The Cleveland-based coatings giant is building a new research and development center in Brecksville and erecting a new headquarters tower west of Public Square. Sherwin-Williams plans to vacate the Breen complex and its longtime headquarters, the historic Landmark Office Towers adjacent to Tower City, by late 2024.
Bedrock confirmed Friday that it has inked purchase agreements to acquire both downtown properties. “We have had very productive conversations with Sherwin-Williams,” Bonner said.
In an emailed statement, a Sherwin-Williams spokeswoman said the sales are scheduled to close by the second quarter of 2023, though the company will continue using the facilities until its new buildings are complete. Sherwin-Williams is not disclosing the purchase price for the 1.3 million-square-foot Landmark Office Towers, a trio of interconnected buildings at 101 W. Prospect Ave., and the 9-acre technology center site.
“Both facilities will be integral to the new Bedrock master plan, and we are pleased to support this significant investment in the city of Cleveland,” wrote Julie Young, the publicly traded company’s vice president of global corporate communications.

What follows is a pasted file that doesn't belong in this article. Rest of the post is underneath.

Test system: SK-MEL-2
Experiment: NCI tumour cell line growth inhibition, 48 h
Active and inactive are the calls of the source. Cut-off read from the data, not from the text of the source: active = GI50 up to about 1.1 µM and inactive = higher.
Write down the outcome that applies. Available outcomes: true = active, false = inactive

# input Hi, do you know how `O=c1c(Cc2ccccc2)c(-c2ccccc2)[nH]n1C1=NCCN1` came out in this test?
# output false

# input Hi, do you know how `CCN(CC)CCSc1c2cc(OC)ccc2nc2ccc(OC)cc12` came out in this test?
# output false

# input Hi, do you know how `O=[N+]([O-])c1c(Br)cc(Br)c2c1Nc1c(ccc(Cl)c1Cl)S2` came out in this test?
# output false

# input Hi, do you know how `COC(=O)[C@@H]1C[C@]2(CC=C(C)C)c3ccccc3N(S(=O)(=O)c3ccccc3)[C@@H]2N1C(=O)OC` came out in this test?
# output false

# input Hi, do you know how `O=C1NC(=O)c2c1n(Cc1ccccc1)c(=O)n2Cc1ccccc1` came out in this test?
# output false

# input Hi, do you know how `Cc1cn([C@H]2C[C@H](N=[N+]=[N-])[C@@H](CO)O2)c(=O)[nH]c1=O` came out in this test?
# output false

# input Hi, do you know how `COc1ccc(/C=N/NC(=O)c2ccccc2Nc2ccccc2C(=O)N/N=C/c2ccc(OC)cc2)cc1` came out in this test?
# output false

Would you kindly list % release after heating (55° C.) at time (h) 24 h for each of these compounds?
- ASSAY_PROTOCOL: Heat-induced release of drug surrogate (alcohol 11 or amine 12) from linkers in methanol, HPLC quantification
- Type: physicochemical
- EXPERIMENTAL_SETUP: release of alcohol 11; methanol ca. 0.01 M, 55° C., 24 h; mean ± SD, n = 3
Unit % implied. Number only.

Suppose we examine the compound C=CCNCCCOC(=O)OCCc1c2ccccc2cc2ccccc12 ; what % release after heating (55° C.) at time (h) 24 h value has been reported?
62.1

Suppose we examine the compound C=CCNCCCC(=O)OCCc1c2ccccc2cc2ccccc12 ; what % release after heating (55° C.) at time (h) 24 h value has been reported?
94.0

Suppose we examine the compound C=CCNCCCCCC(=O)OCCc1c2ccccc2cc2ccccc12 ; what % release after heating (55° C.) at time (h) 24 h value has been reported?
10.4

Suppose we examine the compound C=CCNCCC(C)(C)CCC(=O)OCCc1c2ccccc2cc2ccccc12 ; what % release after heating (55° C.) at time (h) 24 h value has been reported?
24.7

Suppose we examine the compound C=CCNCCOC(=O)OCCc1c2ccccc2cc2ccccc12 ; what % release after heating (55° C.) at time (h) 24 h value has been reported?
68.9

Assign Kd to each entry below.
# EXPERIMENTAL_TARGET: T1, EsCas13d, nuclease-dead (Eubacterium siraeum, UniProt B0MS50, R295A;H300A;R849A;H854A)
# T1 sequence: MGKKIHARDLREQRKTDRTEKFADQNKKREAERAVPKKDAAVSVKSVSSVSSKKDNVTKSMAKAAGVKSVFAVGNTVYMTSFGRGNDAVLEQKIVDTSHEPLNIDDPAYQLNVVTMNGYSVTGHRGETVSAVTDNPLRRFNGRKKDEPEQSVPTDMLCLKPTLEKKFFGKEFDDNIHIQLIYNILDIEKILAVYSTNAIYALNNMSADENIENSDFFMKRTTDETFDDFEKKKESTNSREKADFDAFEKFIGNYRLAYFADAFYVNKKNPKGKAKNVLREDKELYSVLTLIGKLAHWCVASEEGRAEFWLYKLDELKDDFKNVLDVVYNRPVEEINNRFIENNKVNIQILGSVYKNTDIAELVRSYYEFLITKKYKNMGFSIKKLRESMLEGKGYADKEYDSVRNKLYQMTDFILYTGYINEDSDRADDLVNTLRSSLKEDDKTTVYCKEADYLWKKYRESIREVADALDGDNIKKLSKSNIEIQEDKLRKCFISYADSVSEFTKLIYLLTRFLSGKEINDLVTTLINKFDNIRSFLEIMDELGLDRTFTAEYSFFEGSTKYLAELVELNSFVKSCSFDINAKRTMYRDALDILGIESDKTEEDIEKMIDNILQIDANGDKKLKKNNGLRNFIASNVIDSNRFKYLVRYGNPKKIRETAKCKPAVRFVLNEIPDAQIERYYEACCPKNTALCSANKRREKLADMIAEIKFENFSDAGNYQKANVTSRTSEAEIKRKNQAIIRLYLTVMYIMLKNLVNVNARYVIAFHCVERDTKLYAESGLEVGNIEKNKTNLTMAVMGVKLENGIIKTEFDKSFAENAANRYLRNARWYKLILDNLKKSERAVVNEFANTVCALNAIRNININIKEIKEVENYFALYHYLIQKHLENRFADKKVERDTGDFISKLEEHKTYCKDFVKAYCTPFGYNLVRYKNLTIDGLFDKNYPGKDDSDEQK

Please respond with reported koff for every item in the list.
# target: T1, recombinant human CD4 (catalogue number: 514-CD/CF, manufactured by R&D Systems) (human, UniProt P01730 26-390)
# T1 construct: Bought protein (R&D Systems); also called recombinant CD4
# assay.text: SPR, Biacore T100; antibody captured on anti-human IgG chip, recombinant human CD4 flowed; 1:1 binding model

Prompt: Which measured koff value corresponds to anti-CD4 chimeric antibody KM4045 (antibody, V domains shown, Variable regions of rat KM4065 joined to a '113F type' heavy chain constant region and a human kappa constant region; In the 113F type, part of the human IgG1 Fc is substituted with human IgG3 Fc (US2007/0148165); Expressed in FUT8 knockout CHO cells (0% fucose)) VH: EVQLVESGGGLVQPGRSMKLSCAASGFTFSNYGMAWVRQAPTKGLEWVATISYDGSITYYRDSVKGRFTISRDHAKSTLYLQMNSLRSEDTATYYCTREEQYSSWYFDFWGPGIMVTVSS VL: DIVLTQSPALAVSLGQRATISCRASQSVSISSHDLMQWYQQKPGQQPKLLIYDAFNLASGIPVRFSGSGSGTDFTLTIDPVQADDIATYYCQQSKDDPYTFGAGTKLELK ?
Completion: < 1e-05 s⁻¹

The master plan shows an expansive park on Sherwin-Williams’ riverfront land, at the western edge of the study area along Carter Road. That park will connect the riverfront site to a growing trail network. Bedrock views the public spaces as critical elements of placemaking and increasing property values in the broader area.
New steps would traverse the hillside near the Carl B. Stokes U.S. Courthouse, off Huron Road near the Detroit-Superior Bridge, creating a path between the water and the center city.